Despite normal weather and no clear threat to the Gulf production area from tropical activity, natural gas futures prices surged higher Tuesday with the near-month contract adding 38.4 cents to settle at $7.008, near its daily high of $7.030. Brokers pointed to strong Henry Hub cash as part of the reason. Tropical Depression Four in the eastern Atlantic, meanwhile, served as a reminder that the hurricane season isn’t over just yet.
“The [tropical depression] is background noise; it’s the strong cash market that has everybody perplexed, mainly the Henry Hub,” said Ed Kennedy of Commercial Brokerage. He noted that Henry was up about 15 cents and some of the other Gulf Coast points also posted solid gains. “It could be storage buying or someone could be short gas and got caught. I don’t know. But I think we are still stuck in a [near-month futures] range between $7.05 and $6.45, and I don’t think we are going anywhere for the time being. After all, we are at the height of the hurricane season and anything can happen.”
Kennedy said few people were that interested in the tropical depression, which is 140 miles southwest of the Cape Verde Islands off the West Coast of Africa. The National Weather Service projects that the storm will move across the Atlantic in a northwesterly direction toward the Northeastern United States. However, it won’t even reach the central Atlantic until next weekend.
“That little puppy out there…no one seems too concerned about it right now,” said Kennedy. “The National Weather Service never has a clue where these things are going. It depends on how fast it travels West and how fast it strengthens. If it strengthens rapidly it could pull toward the Mid Atlantic states, but if it develops slowly, all bets are off.”
Steve Blair of Rafferty Technical Research said the depression is just another reason why traders realize it’s much better to buy this market and be long than to be short. “The market has bounced off what we think are some pretty good technical support numbers. And even though there’s no threat to the production area from this storm, I think there are people out there who really want to be long this market and they use any little spark as a reason to buy it.
“I think we have a fairly limited downside compared to the potential upside that we might have if several things happen either together or individually,” Blair added. “And those could include another little heat wave in key areas or tropical weather.”
This week’s gas storage report, however, should show a larger injection into storage than the 37 Bcf injection reported last week for the week that ended Aug. 11. Bentek Energy said in its new U.S. Gas Burn report that gas demand from power generation last week totaled about 189 Bcf compared to 218 Bcf a week earlier (the same week that 37 Bcf of gas was injected into storage). During the first two weeks in July, gas demand from power generation averaged 169 Bcf/week and storage injections were 89 Bcf and 59 Bcf, respectively.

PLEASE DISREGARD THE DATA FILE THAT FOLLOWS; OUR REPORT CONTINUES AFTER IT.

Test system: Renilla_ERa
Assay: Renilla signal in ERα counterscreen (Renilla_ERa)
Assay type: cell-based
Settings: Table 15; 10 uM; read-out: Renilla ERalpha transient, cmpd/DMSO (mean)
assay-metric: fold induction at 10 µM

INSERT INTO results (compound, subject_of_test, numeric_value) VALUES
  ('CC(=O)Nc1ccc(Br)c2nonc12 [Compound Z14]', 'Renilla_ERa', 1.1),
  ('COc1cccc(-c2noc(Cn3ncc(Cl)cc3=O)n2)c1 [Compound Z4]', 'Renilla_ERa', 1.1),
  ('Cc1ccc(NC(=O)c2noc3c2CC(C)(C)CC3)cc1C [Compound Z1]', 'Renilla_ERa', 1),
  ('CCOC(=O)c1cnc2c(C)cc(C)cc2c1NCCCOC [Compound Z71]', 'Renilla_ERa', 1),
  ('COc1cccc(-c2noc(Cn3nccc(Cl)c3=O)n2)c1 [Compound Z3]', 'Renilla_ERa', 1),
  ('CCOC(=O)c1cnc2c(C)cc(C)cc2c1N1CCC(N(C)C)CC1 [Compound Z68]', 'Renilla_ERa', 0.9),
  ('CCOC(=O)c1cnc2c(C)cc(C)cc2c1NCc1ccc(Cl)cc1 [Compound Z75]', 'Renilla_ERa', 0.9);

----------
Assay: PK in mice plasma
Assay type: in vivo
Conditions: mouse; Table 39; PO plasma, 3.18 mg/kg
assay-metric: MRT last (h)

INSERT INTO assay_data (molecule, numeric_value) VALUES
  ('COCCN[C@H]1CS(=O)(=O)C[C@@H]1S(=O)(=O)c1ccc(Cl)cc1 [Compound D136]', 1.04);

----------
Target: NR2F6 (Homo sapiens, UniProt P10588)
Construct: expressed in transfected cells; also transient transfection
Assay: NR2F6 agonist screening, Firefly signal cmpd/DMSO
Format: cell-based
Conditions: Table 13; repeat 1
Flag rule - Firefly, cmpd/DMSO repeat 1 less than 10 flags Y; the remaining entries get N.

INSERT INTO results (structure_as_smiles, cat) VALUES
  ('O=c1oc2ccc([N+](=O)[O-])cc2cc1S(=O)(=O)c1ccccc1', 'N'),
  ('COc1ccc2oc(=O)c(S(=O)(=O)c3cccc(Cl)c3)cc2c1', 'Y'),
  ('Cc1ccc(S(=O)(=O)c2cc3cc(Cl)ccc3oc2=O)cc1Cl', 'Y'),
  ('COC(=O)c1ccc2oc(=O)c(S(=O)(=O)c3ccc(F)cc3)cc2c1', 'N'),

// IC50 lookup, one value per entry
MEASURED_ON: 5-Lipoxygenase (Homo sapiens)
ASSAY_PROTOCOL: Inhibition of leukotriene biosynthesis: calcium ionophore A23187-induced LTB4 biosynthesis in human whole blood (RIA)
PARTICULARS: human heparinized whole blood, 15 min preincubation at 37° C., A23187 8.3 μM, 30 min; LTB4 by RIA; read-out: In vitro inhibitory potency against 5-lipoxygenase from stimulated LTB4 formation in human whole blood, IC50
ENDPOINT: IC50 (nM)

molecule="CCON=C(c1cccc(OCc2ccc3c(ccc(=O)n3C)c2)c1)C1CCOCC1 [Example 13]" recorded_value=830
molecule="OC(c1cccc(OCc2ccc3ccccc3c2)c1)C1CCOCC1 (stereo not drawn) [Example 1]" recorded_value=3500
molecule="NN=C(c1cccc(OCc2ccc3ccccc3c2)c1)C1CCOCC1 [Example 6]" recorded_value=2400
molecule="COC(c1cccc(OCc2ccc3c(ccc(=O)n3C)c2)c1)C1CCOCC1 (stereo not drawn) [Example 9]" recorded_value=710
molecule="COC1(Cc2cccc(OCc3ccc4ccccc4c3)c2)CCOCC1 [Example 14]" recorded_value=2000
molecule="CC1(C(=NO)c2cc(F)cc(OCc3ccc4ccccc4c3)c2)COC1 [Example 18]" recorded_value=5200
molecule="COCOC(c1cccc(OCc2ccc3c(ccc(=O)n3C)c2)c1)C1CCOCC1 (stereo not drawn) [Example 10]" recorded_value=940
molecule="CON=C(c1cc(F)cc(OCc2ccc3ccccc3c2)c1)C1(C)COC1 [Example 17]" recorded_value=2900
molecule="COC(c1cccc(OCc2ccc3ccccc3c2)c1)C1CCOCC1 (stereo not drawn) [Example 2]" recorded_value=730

Tim Evans of Citigroup said he’s expecting a 45 Bcf injection in this week’s report. Consultant Ron Denhardt of Strategic Energy and Economic Research is projecting a 39 Bcf injection. Consultant Stephen Smith is forecasting a 53 Bcf injection, and the opening number on the ICAP storage options auction, which will take place on Wednesday evening, is 60 Bcf.
“We’re going to have a good injection this week, but I think the storage report is the most overrated piece of junk,” said Kennedy. “We are going to be full by the end of the injection season. Whatever they decide we are going to need for the winter, they are going to put in the ground.
“What does matter is the AC load,” he said, “and we kind of have chamber of commerce weather from Chicago to Boston and down to New York right now. It’s hot in the South and hot out West, but up in that Northeast corridor it’s pretty nice.”
Kennedy said market technicians are “getting creamed” in the futures market currently because of the intra-day volatility. On Monday, for example, futures broke out to the upside and then dropped 30 cents in a few minutes. On Tuesday, there was a 20-cent rise in the last half hour of trading. “They are getting murdered. We’ve had quite a few of those days in the last month. It has more to do with an absence of order flow; there are gaps in the market. It could be people on vacation or nobody knows what to do. Some end-users may be still waiting to buy their winter gas because these high premiums are holding on the winter months. There’s no reason for the winter months to be so high up there; it’s mainly spec buying.”
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